1408, John de Wattesson, by Sir John de Ingaldesthorp.

1448, William Wykeham, by Sir Thomas de Scales Lord Scales and Nucellis.

1456, Mr. Thomas Sutton, LL B. by Sir Thomas, &c.

1457, Mr. Thomas Sutton, by Sir Thomas Fynderne.

1503, Clement Rochestre, by Humphrey Conynsby, serjeant-at-law.

1505, Thomas Wotton, by H. Conynsby, guardian of John Tindale, a minor.

1530, William Furlan, by John Tendall, Esq.

1537, Mr. Robert Codde, in decret. baccal. by Sir John Tindall.

1538, John Clenchewarton, alias Watson, by the assignees of Sir Christopher Jenney, serjeant-at-law.

1548, Robert Chalderton, by Thomas Tindale of Hockwold, Esq.

1579, Marmaduke Neave, by the assignees of William Tindale, Esq.

In 1602, Thomas Howes was rector, and compounded, November 12, for first fruits.

John Canham, rector.

In 1642, Ambrose Roberts, rector, compounded May 3d.

1679, Mark Foster, A. M. died rector, 1719.

1720, Henry Whall, by Cha. Green and Thomas Whale. (fn. 6)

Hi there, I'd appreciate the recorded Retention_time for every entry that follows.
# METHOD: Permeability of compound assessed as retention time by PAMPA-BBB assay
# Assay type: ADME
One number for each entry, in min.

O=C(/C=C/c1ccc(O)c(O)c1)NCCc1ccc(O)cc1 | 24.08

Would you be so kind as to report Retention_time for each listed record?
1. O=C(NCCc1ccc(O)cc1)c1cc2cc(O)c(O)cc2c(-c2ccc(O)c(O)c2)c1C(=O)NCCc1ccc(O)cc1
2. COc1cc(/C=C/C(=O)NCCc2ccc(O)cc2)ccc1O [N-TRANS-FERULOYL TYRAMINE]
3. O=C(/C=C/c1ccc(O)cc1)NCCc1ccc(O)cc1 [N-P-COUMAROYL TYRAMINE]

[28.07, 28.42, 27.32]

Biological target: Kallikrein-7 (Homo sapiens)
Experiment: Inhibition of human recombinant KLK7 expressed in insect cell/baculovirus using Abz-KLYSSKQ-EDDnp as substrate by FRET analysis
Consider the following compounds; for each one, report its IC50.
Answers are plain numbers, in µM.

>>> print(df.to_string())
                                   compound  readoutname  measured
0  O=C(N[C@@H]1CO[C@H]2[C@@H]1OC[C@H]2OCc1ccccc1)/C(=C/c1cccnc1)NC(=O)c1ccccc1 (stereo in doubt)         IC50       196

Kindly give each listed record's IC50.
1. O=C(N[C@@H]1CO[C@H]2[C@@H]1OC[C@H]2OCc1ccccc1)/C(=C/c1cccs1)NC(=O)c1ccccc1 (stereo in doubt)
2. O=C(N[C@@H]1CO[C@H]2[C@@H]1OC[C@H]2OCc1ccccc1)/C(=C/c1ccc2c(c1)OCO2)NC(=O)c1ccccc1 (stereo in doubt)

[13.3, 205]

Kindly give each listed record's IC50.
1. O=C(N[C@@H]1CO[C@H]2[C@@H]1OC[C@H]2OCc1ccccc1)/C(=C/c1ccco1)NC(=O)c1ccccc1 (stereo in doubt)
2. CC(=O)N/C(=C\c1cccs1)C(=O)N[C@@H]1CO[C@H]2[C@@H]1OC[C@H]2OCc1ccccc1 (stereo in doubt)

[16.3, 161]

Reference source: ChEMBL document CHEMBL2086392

1736, Robert Stoner, on Whall's death, by Ann Hutchingson, Tho mas Moore, and John Stoner.

1756, Thomas Stoner, on his petition, as patron.

The Bishop of Ely's manor of Islington extended into this town, and claimed wreck, assize, &c. and other liberties here, as in his other lordships, in the 3d of Edward I.

The Lord Bardolf's manor in Tilney extended here, and Henry Noon held half a fee here, in Tilney, and Wigenhale, in the 5th of Henry VI. of the honour of Wirmegay.

Sir John Perrot, Knt. had lands here in the tenure of Thomas Guybon, granted to him, July 27, in the 3d and 4th of Philip and Mary.

Footnotes

  • 1. Thus Cley, Eccles, Eccleshall, and Ware, &c. names of towns.
  • 2. Terra Willi de Scohies—In Eccleuuartuna tenet Ricard. de W. xl ac. et val. vi sol. hanc t'ra. tenuit Rosrid et comes Rad. derationavit duuidiam et tenuit ea die q. forisfecit mo. ea'tenet Urvoi ho. Rosridi ad feudu. Willi. de Scohies, et revocat regem ad tutorem.
  • 3. Regr. Platfoot, Norw. p. 39.
  • 4. Regist. Castleac. fol. 83, 84.
  • 5. Institut. Book, in the Bishop's Office at Norw.
  • 6. Mr. Hen. Whale, clerk, patron in 1730, and 1742: he purchased it of Sir Francis Gibbon.—Whale sold it to Stoner, who has conveyed it to Ant. Etheridge of Roydon, Gent.